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With the Foundation's help, efforts were made to save Pam's life. These efforts included research and new treatments, and the battle to save her life lasted for years. Unfortunately, Pam died at 26.

Heather continues to speak and write about her sister and tell her beautiful story. She authored the memoir "Sixtyfive Roses: A Sister's Memoir," which offered a compassionate yet unflinching firsthand account of her family's hope, pain, and courage as they endured Pam's suffering. 

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The heart of Heather's memoir explored her relationship with her sister as they journeyed through childhood, adolescence, and young adulthood. 

Pam's final moments were spent instructing her sister on what to do after she died. While struggling for breath, she urged Heather to tell the world what they lived through together. 

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Heather agreed to do just that, but her words were not enough for Pam as she asked her to promise. Heather promised her dying sister she would tell their story. Immediately she did so, Pam died. 

It took Heather over two decades to fulfill the promise she made to her sister. She spent most of those years struggling to come to terms with life after Pam's death. 

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Heather met Len after her sister's death. He was working at the Stratford Festival and met her through a mutual friend. But then, she was not interested in dating anyone. Also, Len was dating actress Glenn Close at the time. 

When he met Heather, he asked her to tell him something about herself. She told him she lost her sister about six months ago, got divorced four months ago, and was going on a white-water rafting trip in Oregon even though she could not swim. 

After hearing Heather's words, Len told her to call him if she ever got back from her trip, and she did. When she called him, he had already ended his relationship with Close. They started dating and have been together ever since. 

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In 1983, Heather went to New York to be with Len even though she could not work in the US. She talked to him about her promise to Pam and confessed that she was terrified about writing. However, Len told her:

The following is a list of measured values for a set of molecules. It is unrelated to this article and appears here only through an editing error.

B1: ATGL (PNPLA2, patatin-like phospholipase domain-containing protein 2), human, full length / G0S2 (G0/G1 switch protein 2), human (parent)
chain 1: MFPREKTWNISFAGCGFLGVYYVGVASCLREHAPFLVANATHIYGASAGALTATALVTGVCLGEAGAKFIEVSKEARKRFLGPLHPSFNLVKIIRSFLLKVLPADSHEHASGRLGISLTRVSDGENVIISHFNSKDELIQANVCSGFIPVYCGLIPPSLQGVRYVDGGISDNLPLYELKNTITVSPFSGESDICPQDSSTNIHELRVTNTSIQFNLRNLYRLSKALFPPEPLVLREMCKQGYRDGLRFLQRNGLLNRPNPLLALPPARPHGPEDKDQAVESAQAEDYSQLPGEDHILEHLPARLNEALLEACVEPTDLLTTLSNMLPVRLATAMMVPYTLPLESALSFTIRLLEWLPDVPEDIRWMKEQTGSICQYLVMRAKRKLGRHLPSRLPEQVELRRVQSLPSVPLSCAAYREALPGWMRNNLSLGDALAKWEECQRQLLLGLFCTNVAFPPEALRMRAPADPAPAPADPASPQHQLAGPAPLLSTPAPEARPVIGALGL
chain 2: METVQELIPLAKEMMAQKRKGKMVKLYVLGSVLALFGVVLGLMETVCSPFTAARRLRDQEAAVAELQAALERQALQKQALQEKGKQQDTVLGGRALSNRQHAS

"You have everything you need to write this book, and what you don't have I'll support you with." 

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He kept to his word and bought her an IBM Selectric and some paper. The book took 20 years to complete. At the start of the writing journey, she met her mentor and writing coach June Gould at a workshop.

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Then, she did not have a book but just her late sister's desire to have her write it. Heather showed Gould the book's first few paragraphs and was very nervous as she did not believe she had any talent. However, Gould could immediately see that she was talented. 

Heather found support in Gould, the Women's International Writing Gould, and her husband, Len, who never rushed or asked her to justify her creative existence. Also, he never pressured her. 

Heather's writing was interrupted by periods when she mourned her sister and her job as a "roadie" to her husband when he had acting gigs that took him away from home. 

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Finally, she completed the memoir, whose cover features a photo-booth snapshot of her and Pam in their early 20s. The snapshot showed the sisters with bright eyes and wide smiles. Heather told NJ.com: 

"You know, a friend of mine was talking to me about the book, and he said maybe I was thinking that when I finished it, I'd have to say goodbye to Pam." 

Instead of saying goodbye to Pam, Heather feels their relationship is stronger than ever. Also, she feels her younger sister is with her.